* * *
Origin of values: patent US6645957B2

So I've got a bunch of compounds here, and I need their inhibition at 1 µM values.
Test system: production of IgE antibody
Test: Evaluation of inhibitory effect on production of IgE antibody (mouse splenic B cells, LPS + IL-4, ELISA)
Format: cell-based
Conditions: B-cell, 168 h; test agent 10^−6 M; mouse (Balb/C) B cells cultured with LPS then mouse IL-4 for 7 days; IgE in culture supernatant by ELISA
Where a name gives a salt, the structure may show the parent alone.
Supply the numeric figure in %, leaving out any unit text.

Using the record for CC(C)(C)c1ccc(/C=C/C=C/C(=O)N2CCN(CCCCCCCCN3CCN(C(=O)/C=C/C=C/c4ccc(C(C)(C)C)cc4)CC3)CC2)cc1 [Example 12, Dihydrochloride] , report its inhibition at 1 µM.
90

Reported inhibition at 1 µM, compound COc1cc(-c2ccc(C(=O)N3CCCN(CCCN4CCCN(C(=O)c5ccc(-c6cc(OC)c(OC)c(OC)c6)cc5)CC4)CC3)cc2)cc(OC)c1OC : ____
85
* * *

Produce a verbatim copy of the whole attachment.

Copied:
Origin of values: patent US6645957B2

So I've got a bunch of compounds here, and I need their inhibition at 1 µM values.
Test system: production of IgE antibody
Test: Evaluation of inhibitory effect on production of IgE antibody (mouse splenic B cells, LPS + IL-4, ELISA)
Format: cell-based
Conditions: B-cell, 168 h; test agent 10^−6 M; mouse (Balb/C) B cells cultured with LPS then mouse IL-4 for 7 days; IgE in culture supernatant by ELISA
Where a name gives a salt, the structure may show the parent alone.
Supply the numeric figure in %, leaving out any unit text.

Using the record for CC(C)(C)c1ccc(/C=C/C=C/C(=O)N2CCN(CCCCCCCCN3CCN(C(=O)/C=C/C=C/c4ccc(C(C)(C)C)cc4)CC3)CC2)cc1 [Example 12, Dihydrochloride] , report its inhibition at 1 µM.
90

Reported inhibition at 1 µM, compound COc1cc(-c2ccc(C(=O)N3CCCN(CCCN4CCCN(C(=O)c5ccc(-c6cc(OC)c(OC)c(OC)c6)cc5)CC4)CC3)cc2)cc(OC)c1OC : ____
85